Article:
The Art of Binge Drinking
                                                                     The Art of Binge Drinking

    I don’t remember my mom drinking until I was eleven or twelve and she quit by the time I was sixteen but throughout her brief drinking career, she was an oblivion drinker.  By the time she quit, she was a binge drinker.  Predictably she binged more frequently and her binges lasted longer.  She often drank herself into a clumsy stupor but only one really sticks out in my mind.

    Following a two-day binge, my stepfather was trying to coax her into the car to take her to the hospital for detoxification.  The three of us were standing in the kitchen and she finally agreed to go provided she could have a drink from an open fifth of whiskey sitting on the counter.  I handed her the bottle and she turned it straight up like a thirsty athlete trying to get hydrated.  I watched for several seconds before grabbing the bottle and saying, “That’s enough.”
 
    After she left, I studied the bottle and its dark-brown contents as if trying to find whatever magic it seemed to hold for her.  After staring at it for several minutes, I placed the bottle under my nose and took an enormous breath.  The aroma was nauseous and I could not imagine drinking anything that smelled so vile.  However, there was a lot I didn’t know about oblivion drinking or people who had so few coping skills that anesthesia was their solution to everything.

    I was a heavy closet drinker when I met my next binger.  I was a probation officer charged with supervising a forty-year old man who had already been arrested for D.W.I. an amazing eighteen times.  It was during the early 1980s before uniform sentencing and most of his charges had been reduced or otherwise disposed of.  During the eighteen months I supervised the man, he was arrested three additional times for D.W.I.  Treatment centers were still relatively rare but my probationer had already been through several.

    One hot summer day, Judge Sam Rowe called me to his chambers and told me to arrest the man.  Judge Rowe had gotten word that he was binging in the back of a small liquor store just across the Parish line.  I arrested the probationer that afternoon but I couldn’t book him into jail without first letting an ER doctor examine him because he scored above .25 on the photo-electric-intoximeter.  It was dark by the time I booked him and notified Judge Rowe.

    The next week I was in Judge Rowe’s court for criminal jury week.  Judge Rowe called me to the bench and explained an offer that he wanted to make to the probationer.  On my way to the probationer’s cell, I felt certain that the man would thrilled by the judge’s offer.  If the probationer would admit in open court that he was an alcoholic, Judge Rowe would let him go.  Otherwise, the probationer would have to spend six months in jail for violating his probation.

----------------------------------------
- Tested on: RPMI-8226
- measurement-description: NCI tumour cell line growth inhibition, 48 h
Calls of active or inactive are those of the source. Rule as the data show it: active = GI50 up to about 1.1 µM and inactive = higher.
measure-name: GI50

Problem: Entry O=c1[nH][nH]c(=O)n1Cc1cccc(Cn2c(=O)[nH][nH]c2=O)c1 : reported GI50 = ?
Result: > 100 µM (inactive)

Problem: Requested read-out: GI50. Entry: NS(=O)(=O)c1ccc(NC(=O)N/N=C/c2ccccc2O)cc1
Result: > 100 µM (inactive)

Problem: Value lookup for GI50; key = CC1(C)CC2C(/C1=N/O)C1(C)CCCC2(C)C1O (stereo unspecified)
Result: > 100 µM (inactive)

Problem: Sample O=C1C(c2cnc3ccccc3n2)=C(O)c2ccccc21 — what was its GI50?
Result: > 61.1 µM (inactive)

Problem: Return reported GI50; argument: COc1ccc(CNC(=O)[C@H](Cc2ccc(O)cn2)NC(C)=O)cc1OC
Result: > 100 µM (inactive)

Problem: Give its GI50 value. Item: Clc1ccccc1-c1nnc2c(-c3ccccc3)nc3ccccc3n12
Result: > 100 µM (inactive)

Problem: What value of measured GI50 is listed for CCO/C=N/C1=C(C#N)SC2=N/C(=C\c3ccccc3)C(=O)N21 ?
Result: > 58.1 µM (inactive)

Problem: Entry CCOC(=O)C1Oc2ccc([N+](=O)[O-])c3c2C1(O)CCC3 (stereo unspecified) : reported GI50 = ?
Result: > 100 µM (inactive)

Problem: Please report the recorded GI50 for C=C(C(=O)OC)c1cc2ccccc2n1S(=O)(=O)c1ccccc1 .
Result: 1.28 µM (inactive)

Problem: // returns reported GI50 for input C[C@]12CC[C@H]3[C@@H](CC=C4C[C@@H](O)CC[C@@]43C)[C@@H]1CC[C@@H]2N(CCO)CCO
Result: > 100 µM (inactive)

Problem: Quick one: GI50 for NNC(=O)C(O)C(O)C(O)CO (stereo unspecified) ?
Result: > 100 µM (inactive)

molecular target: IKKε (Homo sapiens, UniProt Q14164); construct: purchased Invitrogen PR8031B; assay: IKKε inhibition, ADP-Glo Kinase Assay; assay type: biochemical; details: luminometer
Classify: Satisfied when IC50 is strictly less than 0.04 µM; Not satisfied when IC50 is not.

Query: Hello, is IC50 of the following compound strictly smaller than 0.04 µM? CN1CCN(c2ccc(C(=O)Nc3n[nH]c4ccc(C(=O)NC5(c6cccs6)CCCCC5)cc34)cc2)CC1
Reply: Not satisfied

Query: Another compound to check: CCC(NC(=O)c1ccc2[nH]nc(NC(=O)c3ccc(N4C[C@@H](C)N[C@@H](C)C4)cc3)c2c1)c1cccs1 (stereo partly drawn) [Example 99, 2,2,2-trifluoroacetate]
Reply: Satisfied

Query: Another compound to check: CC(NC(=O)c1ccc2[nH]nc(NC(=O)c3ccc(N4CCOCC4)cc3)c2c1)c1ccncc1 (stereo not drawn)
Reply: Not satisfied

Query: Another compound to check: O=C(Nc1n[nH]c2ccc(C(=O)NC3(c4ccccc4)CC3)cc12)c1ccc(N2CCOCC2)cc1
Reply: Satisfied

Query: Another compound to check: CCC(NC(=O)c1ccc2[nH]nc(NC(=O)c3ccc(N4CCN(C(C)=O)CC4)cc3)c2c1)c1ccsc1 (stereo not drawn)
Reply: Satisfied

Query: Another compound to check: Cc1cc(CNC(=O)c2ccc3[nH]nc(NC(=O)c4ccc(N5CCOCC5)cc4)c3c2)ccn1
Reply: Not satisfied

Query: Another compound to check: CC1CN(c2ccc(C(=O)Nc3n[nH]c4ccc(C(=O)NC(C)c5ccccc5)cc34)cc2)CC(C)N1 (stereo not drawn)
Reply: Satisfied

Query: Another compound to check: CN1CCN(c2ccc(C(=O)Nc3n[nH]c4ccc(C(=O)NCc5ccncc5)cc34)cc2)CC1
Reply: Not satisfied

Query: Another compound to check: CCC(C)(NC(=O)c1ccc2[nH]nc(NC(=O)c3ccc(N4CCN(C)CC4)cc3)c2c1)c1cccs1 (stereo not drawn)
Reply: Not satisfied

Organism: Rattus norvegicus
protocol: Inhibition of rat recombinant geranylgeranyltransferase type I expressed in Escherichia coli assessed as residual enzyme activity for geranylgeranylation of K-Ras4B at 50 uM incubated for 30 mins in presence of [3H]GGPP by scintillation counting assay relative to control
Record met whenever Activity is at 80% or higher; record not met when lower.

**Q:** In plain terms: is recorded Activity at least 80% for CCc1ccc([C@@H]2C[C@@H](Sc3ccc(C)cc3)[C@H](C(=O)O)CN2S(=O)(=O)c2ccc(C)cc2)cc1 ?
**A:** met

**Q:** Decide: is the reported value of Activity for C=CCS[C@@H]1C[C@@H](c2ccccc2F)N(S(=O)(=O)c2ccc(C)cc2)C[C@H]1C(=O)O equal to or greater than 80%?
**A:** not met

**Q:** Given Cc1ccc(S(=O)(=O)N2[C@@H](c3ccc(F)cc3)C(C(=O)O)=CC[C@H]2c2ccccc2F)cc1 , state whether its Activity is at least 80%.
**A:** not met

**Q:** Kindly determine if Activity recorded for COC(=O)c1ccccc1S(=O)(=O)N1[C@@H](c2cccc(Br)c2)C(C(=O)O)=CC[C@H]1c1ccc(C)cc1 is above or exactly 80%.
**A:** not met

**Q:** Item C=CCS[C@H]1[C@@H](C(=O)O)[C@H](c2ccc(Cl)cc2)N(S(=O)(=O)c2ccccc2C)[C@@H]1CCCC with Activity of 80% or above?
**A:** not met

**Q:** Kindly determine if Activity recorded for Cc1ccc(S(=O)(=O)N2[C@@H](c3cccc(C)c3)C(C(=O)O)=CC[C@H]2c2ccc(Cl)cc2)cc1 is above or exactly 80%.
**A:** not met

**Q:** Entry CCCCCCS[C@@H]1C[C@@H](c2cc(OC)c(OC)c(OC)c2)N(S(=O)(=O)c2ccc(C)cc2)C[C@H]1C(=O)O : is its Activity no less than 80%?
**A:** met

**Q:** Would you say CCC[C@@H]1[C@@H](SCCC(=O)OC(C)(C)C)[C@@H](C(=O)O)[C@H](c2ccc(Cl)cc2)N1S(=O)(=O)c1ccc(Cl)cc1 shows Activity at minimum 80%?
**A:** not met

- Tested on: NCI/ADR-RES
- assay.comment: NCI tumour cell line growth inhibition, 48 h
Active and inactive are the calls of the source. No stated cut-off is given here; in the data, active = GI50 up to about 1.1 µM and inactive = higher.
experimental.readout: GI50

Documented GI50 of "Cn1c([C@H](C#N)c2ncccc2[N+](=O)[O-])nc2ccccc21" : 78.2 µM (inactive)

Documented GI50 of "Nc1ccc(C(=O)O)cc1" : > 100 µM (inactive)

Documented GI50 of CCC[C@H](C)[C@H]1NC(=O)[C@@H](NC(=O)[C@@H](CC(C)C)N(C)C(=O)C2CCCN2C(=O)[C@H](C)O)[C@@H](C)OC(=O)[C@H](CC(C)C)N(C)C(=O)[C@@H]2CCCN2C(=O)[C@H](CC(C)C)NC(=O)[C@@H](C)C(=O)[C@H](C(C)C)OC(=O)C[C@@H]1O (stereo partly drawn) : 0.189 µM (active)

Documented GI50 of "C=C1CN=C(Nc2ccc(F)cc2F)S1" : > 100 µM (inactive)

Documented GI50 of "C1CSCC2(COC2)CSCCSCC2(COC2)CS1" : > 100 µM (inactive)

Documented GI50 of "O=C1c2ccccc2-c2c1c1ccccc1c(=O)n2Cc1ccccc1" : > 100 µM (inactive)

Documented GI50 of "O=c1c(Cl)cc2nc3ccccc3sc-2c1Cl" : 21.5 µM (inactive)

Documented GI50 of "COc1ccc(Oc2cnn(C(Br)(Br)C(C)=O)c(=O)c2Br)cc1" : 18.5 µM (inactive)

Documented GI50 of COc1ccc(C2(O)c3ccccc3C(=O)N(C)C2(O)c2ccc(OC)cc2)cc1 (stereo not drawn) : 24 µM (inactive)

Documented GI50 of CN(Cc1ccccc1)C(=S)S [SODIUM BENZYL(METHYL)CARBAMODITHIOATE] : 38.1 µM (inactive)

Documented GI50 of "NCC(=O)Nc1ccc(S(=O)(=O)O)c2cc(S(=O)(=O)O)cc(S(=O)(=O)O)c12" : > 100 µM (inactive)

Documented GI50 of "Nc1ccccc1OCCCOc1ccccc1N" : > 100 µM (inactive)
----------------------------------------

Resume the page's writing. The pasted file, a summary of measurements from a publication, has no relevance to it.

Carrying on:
As I explained the judge’s offer, I watched rivers of sweat drip from the probationer’s face.  To my absolute amazement, the probationer responded by slowly shaking his head from side to side.  “No,” he finally said, “It’s the principal.  I can’t admit something that isn’t true.”  I couldn’t believe what I had just heard.  Alcoholism isn’t a disease, but mental illness.  It was also just starting to kick my ass.

    Five years later, I was an advanced binge drinker, gulping assorted clear and brown liquors straight from the bottle.  Whenever I drank, the goal was oblivion and all I wanted to feel was anesthetized, which is the absence of feelings.  The good news is that it worked.  The bad news was that it didn’t just get rid of unpleasant or negative feelings but wiped the emotional slate clean.  I didn’t feel love, joy, happiness or anything positive.  Life between my ears turned into a secretive, desperate kind of hell, albeit self-imposed and I became overtly self-destructive.  During that five years, I got divorced, fired, stabbed and shot.  The fun was just beginning.   
            
    


Comments:
 
seeker561   seeker561 wrote
on 5/9/2008 8:17:27 AM
"I didn’t feel love, joy, happiness or anything positive. " ...................................................... Oddly enough or perhaps not, that describes my wife during the time she was on properly prescribed anti-anxiety and anti-depressant medication. While she avoided anxiety attacks and serious bouts of depression, she never smiled or seemed to have any fun either. Hell of a way to live!

StarPoet   StarPoet wrote
on 5/8/2008 11:55:59 PM
I can relate to you. I too drank too much, and smoked a lot of pot. It took me almost killing myself to realize if I did not quit, I would be dead. So January 1, 1992, I quit them both cold turkey and took up long distance running. 16+ years clean and sober later, I realize I am glad to be alive. The price I paid in lost years I can never get back. But I did regain my most valuable asset: My mind.

danicpa68   danicpa68 wrote
on 5/8/2008 11:05:28 AM
Oh my it sounds like it was a slow decent into hell. I'm glad I only drink occasionally and being almost 40 the physical cost is just too high to drink.

rcblove
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Becoming something I didn't understand.
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